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In vitro drug treatment to proliferate and activate effector cells for immunotherapy

Technology #018-063-bosque

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Enhanced expansion of activated CD4 and CD8 T-cells in vitro over 30 days with addition of drug (red) compared to control (blue).
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Researchers
Alberto Bosque-Pardos
External Link (smhs.gwu.edu)
Amanda Beatriz Rodrigues Barreto de Macedo
Eric S. Sorenson
Vicente Planelles
Managed By
Brian Coblitz
Sr. Licensing Associate coblitz@gwu.edu (202) 994-4345
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Provisional Patent Application Filed
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018-063-Bosque one page summary [DOCX]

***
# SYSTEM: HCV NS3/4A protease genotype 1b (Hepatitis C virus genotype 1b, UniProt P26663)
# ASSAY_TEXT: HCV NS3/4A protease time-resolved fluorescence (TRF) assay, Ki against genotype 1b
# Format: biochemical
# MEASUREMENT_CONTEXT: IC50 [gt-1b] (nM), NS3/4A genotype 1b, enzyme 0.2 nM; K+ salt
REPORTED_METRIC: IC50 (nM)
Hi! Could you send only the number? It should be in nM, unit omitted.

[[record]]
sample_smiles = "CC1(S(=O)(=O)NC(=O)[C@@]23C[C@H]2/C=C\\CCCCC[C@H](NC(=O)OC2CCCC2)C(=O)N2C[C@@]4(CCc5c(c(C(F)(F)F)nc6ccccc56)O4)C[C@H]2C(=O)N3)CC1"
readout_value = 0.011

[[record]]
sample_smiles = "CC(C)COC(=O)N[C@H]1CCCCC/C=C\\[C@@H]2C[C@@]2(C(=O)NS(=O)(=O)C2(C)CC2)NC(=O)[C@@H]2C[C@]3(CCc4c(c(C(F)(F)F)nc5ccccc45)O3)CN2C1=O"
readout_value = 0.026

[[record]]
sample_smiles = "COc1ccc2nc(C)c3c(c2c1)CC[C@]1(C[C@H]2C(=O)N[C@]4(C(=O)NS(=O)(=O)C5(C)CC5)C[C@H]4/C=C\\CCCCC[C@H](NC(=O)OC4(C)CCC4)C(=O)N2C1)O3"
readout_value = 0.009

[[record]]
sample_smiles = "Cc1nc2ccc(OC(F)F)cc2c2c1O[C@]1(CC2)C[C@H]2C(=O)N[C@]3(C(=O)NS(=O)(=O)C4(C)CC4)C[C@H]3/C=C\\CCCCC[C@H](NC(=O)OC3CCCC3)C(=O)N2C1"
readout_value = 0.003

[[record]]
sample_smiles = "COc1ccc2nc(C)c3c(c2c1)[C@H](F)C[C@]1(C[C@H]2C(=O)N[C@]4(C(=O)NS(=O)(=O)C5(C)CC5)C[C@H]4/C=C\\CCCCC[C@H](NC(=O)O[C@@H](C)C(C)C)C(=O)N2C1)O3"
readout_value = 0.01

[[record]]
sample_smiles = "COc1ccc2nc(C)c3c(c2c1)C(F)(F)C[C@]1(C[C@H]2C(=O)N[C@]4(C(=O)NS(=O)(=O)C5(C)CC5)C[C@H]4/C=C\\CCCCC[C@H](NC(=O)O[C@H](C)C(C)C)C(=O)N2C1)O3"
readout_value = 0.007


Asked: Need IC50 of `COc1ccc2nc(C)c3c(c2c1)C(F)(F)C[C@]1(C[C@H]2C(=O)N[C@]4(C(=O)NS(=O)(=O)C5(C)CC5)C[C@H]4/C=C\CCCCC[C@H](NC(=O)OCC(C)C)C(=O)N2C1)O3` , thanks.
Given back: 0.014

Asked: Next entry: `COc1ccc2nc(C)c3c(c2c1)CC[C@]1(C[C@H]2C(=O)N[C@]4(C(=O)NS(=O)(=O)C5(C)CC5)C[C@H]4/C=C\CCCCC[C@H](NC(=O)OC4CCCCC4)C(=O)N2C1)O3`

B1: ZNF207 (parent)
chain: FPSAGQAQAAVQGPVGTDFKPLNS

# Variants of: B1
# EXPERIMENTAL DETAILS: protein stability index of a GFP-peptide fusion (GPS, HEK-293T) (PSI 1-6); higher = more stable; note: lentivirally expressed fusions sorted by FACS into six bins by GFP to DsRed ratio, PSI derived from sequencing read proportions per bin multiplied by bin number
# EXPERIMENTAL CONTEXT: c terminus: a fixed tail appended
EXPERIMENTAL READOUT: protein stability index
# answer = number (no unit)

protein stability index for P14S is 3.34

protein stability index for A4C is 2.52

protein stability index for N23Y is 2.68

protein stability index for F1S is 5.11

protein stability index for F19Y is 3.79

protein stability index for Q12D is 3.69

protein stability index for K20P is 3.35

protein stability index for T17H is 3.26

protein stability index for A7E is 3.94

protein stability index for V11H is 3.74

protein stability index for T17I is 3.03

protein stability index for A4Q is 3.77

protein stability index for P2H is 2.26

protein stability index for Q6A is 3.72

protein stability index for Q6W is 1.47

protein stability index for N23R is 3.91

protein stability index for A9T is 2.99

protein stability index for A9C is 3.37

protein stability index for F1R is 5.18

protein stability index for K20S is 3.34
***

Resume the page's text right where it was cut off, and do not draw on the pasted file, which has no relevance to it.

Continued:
STAT5 SUMOylation inhibition increases CD4 and CD8 T-cell proliferation and and production of immune effector molecules in CD8 T-cells and NK (natural killer) cells. Both attributes address critical limiting factors in applying cell therapies to fighting cancers and pathogens. The difficulty of obtaining enough activated effector cells limits the efficacy of cell therapies. In vitro drug treatment of effector cells prior to administration to patients can overcome this deficiency. The technique is compatible with the full range of cell therapies, including genetically modified T cell therapy, like chimeric antigen receptor T cells (CAR T cells).

GW and University of Utah researchers found small molecules that block SUMOylation of STAT5 enhancing cytokine (growth factors secreted by the immune system) activity, and inducing cytotoxic molecules, such as granzyme B, which works as an agent in cell-killing of cancerous and infected cells. The compounds have a wide safe effective dose range to achieve positive effects on the immune cells without toxicity.

Applications: 

  • Improving immunotherapy treatment efficacy for cancer and HIV

Advantages: 

  • Increases number of T-cells to use in immunotherapy
  • Increases cytotoxic activity of T-cells and NK cells
  • Wide safety window for effective use without toxicity to the immune cells